It always makes me a little sad when I hear someone is allergic to cats. We are such fun creatures! We look nice, love to play with our humans, and we have less needs than dogs (you don’t have to walk us, we groom ourselves, and we can be left alone for hours without getting lonely), so we can fit into busy households. But allergic humans can’t take advantage of any of this. I thought I would share a few facts with you, to explain cat allergies better, and give you some suggestions on how to make life easier if you are allergic but still want to share your life with a kitty.
First, here are some things you need to know about cat allergies:
- It’s not really our fur you are allergic to. What is really making your eyes itchy and your nose stuffy is a protein that is found in our saliva and our sebaceous glands (the microscopic glands in our skin). Of course, we lick ourselves very often, and our fur is attached to our skin, so it seems like it’s our fur that is causing the problem!
- Getting a very short-haired cat, or a furless cat is not the answer. All cats have that protein in our saliva and skin glands, furless or not, that causes the allergy. Some cats naturally have less of this allergen than others, but it’s not the presence of fur, or its length, that makes the difference. There is no way to tell which cats make less. In fact, attempts to breed non-allergenic cats have not had much success so far.
- Cat allergen sticks to everything, and stays around for weeks. It really does! Not only do we leave it everywhere we go (and before you humans get grossed out, let me remind you that every living thing including you, leaves a little of itself behind), it floats through the air, and is particularly lightweight and sticky. And even when your home becomes cat free and you clean it frequently, it may take two months or more to get rid of the cat allergen.
- Children who grow up with cats are less likely to be allergic. Now this is good news! A study reported in the August 28, 2002 issue of The Journal of the American Medical Association found that babies who grew up with two or more cats and dogs during their first year were 75% less likely to be sensitive to allergies than babies growing up in a pet-free home.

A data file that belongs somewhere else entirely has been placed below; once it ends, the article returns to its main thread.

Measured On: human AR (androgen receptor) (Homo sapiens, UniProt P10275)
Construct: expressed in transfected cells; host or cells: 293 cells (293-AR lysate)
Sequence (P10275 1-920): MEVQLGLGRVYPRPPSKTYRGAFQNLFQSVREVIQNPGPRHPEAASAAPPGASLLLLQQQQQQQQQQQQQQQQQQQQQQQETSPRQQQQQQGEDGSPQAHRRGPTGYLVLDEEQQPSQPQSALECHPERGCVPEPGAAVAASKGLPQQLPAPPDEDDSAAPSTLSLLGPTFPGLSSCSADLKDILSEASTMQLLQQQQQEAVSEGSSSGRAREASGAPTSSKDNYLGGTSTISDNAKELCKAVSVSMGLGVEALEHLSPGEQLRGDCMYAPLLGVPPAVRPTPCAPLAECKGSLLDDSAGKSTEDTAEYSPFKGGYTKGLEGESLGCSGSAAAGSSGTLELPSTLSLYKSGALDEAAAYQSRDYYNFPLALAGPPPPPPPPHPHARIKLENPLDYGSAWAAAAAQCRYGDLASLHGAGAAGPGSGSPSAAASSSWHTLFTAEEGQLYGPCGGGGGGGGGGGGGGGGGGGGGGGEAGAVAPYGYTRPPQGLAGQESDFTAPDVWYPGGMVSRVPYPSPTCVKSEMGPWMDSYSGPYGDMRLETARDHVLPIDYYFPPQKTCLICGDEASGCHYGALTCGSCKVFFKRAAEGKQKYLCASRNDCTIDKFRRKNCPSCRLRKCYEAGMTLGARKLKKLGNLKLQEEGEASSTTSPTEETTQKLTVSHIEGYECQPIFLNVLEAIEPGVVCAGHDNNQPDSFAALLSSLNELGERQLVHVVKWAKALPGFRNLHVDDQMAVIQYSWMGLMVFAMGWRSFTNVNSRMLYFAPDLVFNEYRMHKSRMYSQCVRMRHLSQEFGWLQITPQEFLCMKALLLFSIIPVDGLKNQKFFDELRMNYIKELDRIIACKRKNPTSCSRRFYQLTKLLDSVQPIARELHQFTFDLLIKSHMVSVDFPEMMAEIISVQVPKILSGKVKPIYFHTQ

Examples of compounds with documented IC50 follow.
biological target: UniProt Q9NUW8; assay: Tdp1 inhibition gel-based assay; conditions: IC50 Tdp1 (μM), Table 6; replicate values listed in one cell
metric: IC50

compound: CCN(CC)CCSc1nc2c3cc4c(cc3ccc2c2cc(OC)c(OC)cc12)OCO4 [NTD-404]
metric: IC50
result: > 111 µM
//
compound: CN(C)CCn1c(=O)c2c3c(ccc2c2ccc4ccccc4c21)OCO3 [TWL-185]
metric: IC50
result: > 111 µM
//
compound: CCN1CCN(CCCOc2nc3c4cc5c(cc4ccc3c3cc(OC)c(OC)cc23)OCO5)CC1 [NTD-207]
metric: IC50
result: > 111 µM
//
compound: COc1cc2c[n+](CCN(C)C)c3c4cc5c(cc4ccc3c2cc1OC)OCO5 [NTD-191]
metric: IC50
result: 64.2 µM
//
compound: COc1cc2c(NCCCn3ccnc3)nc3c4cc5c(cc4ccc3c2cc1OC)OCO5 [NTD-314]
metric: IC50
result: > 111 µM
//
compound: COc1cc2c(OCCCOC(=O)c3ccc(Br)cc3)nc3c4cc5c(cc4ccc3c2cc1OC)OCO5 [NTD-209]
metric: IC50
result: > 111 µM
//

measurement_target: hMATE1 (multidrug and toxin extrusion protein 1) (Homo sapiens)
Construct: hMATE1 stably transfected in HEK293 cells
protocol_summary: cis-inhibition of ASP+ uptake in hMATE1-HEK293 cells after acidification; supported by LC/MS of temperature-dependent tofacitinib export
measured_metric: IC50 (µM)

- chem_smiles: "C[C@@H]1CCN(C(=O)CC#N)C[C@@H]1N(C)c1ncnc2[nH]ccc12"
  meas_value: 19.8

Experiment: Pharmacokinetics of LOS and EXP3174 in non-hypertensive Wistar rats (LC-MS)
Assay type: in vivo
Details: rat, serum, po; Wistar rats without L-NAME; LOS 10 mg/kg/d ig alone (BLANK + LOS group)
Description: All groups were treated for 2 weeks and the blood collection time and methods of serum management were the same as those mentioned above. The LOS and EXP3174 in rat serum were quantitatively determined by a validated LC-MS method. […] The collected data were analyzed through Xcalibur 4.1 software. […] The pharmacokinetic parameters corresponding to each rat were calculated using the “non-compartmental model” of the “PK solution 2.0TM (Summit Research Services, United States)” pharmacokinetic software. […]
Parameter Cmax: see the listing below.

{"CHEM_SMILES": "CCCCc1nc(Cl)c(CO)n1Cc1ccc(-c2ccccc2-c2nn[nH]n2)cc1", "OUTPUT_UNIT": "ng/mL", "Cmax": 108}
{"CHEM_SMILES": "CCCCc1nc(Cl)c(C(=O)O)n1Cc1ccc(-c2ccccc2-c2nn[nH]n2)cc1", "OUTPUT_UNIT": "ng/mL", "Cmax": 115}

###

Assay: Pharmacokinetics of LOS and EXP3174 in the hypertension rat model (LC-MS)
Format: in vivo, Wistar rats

But what about you already allergic but cat-loving humans? Is there a way you can have your kitty fix without suffering? It depends on how severe your allergy is, and how much allergen your cat produces. Here are some tips that will help keep the allergen level down at your house.
- Give your cat a place to sleep away from your bedroom. Keeping your bedroom as free as possible from cat allergens is possibly the best thing you can do for yourself. So scatter around a couple of nice, comfortable (and washable!) cat beds far away from your bedroom. If your cat has already been hanging out in the bedroom, wash all the bedding with a laundry detergent especially formulated for allergens (this is good for your clothing too). Then encase your mattress, box springs and pillows in impermeable covers, because there are most likely allergens inside them, and you want to lessen your exposure as much as possible.
- If you have a forced-air heating and air conditioning system, it may be spreading allergens into your bedroom. Cover it with cheesecloth, or some other filtering-type fabric.
- A high-efficiency HEPA air cleaner and a HEPA vacuum will help clear the air and surfaces of allergens. And remember to wear a dust mask when you vacuum.
- Carpets are infamous for collecting allergens of all sorts, so stick to hardwood floors and rugs that you can wash on the hot water setting. If you already have carpet and don’t want to get rid of it, steam clean it regularly.
- Scratching posts and cat trees are necessary when you have cats. Unfortunately, most of them are carpeted and will harbor allergens like mad. So instead of using carpeted scratchers, try alternatives such as scratching posts made of bare wood (these will still have our allergens, of course, but they are easier to clean), and disposable, inexpensive corrugated cardboard scratchers.
- There are allergen treatments you can apply to furniture and cat beds. There is even a solution called Allerpet that you can apply to us kitties! Give them a try.
- Have a non-allergic member of the household brush your kitty and change the litterbox.
I hope some of these suggestions help you and your cat coexist happily, and un-sneezily!
See all of Summer’s merch at her Designercat Shop, available on Zazzle.